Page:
Despite possible budget deal, NJ shutdown has lasting effects, especially on Christie’s reputation

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JERSEY CITY, NJ — Even though a budget compromise may finally end the shutdown of all beaches, parks and other public facilities here in the Garden State, the effects of the three-day shutdown are likely to continue being felt by millions of tax paying New Jerseyans and tourists for some time to come.

Likewise, the reputation of Gov. Chris Christie is likely to remain blemished from the situation, possibly permanently.

That's because the governor, who shut down state beaches and parks over his impasse with state legislators, was photographed on Sunday sunning himself with his family and friends on the sands of Island Beach State Park.  It was closed to the general public. took a series of pictures of the governor using the public beach he had shuttered as his own private retreat.  He was on the shore behind the taxpayer-funded governor's beach residence when he was captured on film. He had gone down to the Monmouth County location via state police helicopter, which is also publicly funded.

"That's not right that we're all shut out but [the governor] can be on the beach," said North Jersey resident Matthew Diaz.

Diaz was referring specifically to being shut out from entrance to Liberty State Park on Monday afternoon.

He was among dozens of drivers PIX11 News observed trying to enter the state park, only to be turned away by police at the park's closed gates.

"It's supposed to be open to the public," said Samantha Irizarry, after she and her friend Sage Rondelle were turned away in their car.  "Now we can't even go to the park."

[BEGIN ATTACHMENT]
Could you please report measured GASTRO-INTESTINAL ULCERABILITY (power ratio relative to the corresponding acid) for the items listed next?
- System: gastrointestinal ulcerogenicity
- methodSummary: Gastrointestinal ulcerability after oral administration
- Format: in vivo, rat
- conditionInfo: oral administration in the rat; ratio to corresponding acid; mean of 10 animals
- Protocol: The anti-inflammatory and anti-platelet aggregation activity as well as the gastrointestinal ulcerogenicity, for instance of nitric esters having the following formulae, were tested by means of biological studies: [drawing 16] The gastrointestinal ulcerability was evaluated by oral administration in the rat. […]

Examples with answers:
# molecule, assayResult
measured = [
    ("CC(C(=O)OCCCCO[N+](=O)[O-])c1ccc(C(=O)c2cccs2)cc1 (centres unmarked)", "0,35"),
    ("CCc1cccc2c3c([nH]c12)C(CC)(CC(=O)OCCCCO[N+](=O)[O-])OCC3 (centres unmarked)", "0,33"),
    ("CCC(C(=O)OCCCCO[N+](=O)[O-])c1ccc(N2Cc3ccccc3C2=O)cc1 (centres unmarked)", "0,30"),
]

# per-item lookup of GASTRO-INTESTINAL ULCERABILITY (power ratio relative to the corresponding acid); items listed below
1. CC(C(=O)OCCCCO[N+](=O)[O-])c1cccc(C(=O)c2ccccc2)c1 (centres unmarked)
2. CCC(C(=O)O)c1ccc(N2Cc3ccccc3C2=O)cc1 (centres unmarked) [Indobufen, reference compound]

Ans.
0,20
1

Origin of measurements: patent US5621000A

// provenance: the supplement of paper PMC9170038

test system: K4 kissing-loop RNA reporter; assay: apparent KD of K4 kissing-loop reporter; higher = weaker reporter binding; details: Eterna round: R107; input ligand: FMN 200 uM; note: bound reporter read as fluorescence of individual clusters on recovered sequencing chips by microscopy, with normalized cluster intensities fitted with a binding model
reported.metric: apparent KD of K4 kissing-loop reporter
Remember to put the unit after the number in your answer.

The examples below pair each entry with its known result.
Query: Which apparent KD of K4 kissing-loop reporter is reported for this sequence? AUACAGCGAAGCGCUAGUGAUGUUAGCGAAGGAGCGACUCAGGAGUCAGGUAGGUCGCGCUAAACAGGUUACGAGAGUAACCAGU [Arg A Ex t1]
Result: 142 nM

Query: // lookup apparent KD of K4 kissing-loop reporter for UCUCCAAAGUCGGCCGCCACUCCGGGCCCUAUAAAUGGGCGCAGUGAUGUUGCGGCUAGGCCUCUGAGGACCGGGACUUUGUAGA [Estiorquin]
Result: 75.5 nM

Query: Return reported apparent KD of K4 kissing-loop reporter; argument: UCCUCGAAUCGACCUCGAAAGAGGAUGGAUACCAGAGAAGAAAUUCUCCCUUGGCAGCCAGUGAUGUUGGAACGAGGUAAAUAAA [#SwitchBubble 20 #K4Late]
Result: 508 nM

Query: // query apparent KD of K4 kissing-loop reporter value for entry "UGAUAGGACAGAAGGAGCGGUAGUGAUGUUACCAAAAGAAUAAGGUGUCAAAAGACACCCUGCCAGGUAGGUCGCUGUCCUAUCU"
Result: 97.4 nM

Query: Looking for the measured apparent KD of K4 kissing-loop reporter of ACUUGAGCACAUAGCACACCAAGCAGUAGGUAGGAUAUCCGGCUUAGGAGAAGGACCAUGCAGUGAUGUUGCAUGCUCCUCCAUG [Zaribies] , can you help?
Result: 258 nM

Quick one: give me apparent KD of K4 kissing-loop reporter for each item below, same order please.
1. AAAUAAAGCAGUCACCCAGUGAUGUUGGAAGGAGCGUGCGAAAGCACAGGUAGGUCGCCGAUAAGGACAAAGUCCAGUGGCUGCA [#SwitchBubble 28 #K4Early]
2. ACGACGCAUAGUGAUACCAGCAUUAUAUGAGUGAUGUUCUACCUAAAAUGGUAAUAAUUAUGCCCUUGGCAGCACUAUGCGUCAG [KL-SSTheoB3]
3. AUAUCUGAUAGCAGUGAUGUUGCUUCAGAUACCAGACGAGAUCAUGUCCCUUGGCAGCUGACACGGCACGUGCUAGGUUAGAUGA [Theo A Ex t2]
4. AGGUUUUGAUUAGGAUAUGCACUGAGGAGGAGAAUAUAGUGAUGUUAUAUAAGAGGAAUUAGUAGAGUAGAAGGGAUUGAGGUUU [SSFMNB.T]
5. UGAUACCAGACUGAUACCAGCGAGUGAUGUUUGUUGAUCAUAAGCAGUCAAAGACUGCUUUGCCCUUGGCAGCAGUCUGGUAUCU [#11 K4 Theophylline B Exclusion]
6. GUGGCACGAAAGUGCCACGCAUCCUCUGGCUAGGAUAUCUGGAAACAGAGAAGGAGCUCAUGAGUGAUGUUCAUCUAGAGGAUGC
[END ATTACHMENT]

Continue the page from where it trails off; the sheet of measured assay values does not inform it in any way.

Late Monday afternoon,  Assembly Speaker Vincent Prieto (D-NJ) emerged from a room at the capitol in Trenton.

"We're making progress," he told waiting reporters, adding that he'd had staff members draft some compromise legislation on which members could possibly vote.

Meanwhile, the backlash against Gov. Christie has been global, with countless memes of his beach takeover circulating widely across social media.  The reaction has also been intense, especially in New Jersey, where, in Asbury Park on Monday, a plane carrying a banner telling Christie to get off the beach raised cheers from thousands of beachgoers there, unable to enter state beaches themselves.

"In New Jersey, politics is a beach," said Peter Woolley, political science professor and political analyst at Fairleigh Dickinson University.

Woolley called the optics of Christie using a public seashore that he'd shut down as his own private beach self-defeating, particularly when a deal between the governor and the legislature could be fast approaching.

"When you have the public on your side it helps your negotiating position," said Woolley.

He said that public opinion does not make deals, but that it's like "wind in the sails" toward making one. In Christie's case, Woolley said, his actions only helped "other  people's negotiating position."

Those negotiations, which involve Christie's bid to have the state take over some funds of a private health insurer, have continued into Monday evening in Trenton.

Legislators said they're trying to get state facilities reopened for July 4th.

That was not good enough for Jersey City Mayor Steven Fulop.  He ordered the Fourth Fireworks Festival moved from Liberty State Park to Exchange Place, in the heart of the city's business district, and next to the Hudson River.

"We couldn't wait" for "Chris Christie and Trenton" to strike a deal, the mayor told PIX11 News, adding that even if one was struck before July 4th, it would not have given organizers of the event, which features the pop/soul band Kool & The Gang, as well as dozens of vendors, enough time and access to set up the venue.

The festival will open at midday on Tuesday at Exchange Place.

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